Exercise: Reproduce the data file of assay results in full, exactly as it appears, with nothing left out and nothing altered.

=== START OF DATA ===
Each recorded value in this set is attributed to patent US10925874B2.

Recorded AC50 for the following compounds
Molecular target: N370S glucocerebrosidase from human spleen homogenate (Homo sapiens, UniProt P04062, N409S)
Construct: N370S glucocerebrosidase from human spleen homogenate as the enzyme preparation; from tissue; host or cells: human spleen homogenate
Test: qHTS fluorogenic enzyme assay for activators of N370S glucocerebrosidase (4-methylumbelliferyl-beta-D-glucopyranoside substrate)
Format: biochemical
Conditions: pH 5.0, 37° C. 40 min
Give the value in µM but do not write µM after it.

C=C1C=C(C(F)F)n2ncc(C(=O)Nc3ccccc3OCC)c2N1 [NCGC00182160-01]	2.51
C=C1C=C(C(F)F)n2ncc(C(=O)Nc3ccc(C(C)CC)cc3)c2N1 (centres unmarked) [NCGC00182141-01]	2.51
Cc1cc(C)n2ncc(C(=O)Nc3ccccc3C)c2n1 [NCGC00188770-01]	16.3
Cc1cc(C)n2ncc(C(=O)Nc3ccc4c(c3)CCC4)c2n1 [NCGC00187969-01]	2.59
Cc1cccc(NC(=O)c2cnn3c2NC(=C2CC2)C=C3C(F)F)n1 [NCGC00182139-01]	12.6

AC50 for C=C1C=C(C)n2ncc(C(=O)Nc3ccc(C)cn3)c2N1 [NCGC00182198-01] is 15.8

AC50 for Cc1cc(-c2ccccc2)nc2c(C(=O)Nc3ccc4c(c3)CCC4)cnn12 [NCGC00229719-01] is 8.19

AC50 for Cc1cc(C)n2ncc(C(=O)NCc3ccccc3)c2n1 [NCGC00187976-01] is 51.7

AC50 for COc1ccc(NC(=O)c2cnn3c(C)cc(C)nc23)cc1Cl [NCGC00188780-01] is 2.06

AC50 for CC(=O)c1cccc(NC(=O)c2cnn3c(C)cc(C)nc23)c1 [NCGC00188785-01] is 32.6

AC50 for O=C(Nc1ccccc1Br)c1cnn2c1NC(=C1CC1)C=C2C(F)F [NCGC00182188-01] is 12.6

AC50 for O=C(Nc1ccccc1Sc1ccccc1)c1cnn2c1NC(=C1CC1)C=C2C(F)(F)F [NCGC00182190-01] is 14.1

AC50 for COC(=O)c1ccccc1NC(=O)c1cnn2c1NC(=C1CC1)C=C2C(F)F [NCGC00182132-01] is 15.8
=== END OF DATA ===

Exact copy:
Each recorded value in this set is attributed to patent US10925874B2.

Recorded AC50 for the following compounds
Molecular target: N370S glucocerebrosidase from human spleen homogenate (Homo sapiens, UniProt P04062, N409S)
Construct: N370S glucocerebrosidase from human spleen homogenate as the enzyme preparation; from tissue; host or cells: human spleen homogenate
Test: qHTS fluorogenic enzyme assay for activators of N370S glucocerebrosidase (4-methylumbelliferyl-beta-D-glucopyranoside substrate)
Format: biochemical
Conditions: pH 5.0, 37° C. 40 min
Give the value in µM but do not write µM after it.

C=C1C=C(C(F)F)n2ncc(C(=O)Nc3ccccc3OCC)c2N1 [NCGC00182160-01]	2.51
C=C1C=C(C(F)F)n2ncc(C(=O)Nc3ccc(C(C)CC)cc3)c2N1 (centres unmarked) [NCGC00182141-01]	2.51
Cc1cc(C)n2ncc(C(=O)Nc3ccccc3C)c2n1 [NCGC00188770-01]	16.3
Cc1cc(C)n2ncc(C(=O)Nc3ccc4c(c3)CCC4)c2n1 [NCGC00187969-01]	2.59
Cc1cccc(NC(=O)c2cnn3c2NC(=C2CC2)C=C3C(F)F)n1 [NCGC00182139-01]	12.6

AC50 for C=C1C=C(C)n2ncc(C(=O)Nc3ccc(C)cn3)c2N1 [NCGC00182198-01] is 15.8

AC50 for Cc1cc(-c2ccccc2)nc2c(C(=O)Nc3ccc4c(c3)CCC4)cnn12 [NCGC00229719-01] is 8.19

AC50 for Cc1cc(C)n2ncc(C(=O)NCc3ccccc3)c2n1 [NCGC00187976-01] is 51.7

AC50 for COc1ccc(NC(=O)c2cnn3c(C)cc(C)nc23)cc1Cl [NCGC00188780-01] is 2.06

AC50 for CC(=O)c1cccc(NC(=O)c2cnn3c(C)cc(C)nc23)c1 [NCGC00188785-01] is 32.6

AC50 for O=C(Nc1ccccc1Br)c1cnn2c1NC(=C1CC1)C=C2C(F)F [NCGC00182188-01] is 12.6

AC50 for O=C(Nc1ccccc1Sc1ccccc1)c1cnn2c1NC(=C1CC1)C=C2C(F)(F)F [NCGC00182190-01] is 14.1

AC50 for COC(=O)c1ccccc1NC(=O)c1cnn2c1NC(=C1CC1)C=C2C(F)F [NCGC00182132-01] is 15.8